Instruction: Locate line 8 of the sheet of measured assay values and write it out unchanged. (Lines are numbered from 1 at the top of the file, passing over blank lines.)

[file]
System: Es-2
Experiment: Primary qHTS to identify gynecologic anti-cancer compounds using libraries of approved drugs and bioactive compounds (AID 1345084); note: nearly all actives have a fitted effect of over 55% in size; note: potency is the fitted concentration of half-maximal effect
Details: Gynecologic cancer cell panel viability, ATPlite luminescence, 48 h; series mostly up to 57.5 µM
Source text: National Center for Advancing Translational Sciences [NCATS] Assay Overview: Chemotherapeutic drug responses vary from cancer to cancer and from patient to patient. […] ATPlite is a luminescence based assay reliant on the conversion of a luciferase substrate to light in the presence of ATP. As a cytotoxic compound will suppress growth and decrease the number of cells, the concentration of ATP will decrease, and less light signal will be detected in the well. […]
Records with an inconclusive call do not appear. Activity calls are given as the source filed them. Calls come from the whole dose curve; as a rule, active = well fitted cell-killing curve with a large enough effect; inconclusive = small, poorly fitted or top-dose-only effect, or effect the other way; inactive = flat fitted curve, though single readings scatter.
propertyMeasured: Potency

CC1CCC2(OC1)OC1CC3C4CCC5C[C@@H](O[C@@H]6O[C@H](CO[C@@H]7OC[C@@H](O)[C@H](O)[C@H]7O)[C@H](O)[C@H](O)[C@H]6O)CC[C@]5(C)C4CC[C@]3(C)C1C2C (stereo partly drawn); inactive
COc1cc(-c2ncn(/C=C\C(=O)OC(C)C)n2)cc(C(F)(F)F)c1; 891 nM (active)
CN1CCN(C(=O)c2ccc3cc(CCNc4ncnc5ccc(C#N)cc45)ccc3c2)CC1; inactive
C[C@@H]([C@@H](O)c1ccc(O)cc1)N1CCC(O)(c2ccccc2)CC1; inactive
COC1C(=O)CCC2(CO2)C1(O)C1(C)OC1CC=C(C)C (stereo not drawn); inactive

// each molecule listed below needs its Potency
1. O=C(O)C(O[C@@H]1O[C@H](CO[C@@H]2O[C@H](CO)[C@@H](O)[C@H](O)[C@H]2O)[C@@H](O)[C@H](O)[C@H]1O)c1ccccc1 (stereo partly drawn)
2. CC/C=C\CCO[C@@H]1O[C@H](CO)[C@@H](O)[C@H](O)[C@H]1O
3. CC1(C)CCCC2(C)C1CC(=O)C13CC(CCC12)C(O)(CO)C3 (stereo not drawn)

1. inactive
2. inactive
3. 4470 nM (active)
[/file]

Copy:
COc1cc(-c2ncn(/C=C\C(=O)OC(C)C)n2)cc(C(F)(F)F)c1; 891 nM (active)